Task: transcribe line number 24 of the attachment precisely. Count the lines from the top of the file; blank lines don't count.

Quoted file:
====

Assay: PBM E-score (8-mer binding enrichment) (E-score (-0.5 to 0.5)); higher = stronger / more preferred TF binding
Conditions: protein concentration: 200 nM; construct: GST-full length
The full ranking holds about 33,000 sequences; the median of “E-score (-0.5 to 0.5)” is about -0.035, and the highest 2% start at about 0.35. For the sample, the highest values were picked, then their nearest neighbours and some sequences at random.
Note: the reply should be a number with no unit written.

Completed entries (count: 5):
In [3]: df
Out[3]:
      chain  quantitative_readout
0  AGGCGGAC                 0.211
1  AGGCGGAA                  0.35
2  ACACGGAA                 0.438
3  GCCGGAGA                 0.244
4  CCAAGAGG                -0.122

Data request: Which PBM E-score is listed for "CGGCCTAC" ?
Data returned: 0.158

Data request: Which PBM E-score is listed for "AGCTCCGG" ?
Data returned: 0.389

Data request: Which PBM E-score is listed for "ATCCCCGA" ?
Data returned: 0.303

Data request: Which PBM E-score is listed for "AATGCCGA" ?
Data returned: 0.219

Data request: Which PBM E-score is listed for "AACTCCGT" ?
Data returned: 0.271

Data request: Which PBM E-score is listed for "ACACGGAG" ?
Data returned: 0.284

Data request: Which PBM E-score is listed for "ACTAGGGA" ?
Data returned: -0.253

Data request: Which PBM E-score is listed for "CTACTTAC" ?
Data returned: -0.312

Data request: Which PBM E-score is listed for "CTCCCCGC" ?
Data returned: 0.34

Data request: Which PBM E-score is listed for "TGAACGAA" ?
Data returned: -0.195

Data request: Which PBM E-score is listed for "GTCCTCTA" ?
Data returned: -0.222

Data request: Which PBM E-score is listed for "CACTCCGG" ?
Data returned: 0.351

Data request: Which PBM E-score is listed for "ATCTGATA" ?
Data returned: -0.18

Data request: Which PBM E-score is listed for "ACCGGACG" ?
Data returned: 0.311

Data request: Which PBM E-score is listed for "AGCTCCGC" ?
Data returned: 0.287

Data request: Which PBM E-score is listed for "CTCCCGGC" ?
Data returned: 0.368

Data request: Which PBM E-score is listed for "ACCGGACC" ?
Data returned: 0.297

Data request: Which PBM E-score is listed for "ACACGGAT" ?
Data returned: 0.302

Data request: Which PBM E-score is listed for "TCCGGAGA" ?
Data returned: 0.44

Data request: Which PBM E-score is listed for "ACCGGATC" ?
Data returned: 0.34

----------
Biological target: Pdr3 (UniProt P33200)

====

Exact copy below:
Data request: Which PBM E-score is listed for "ACACGGAG" ?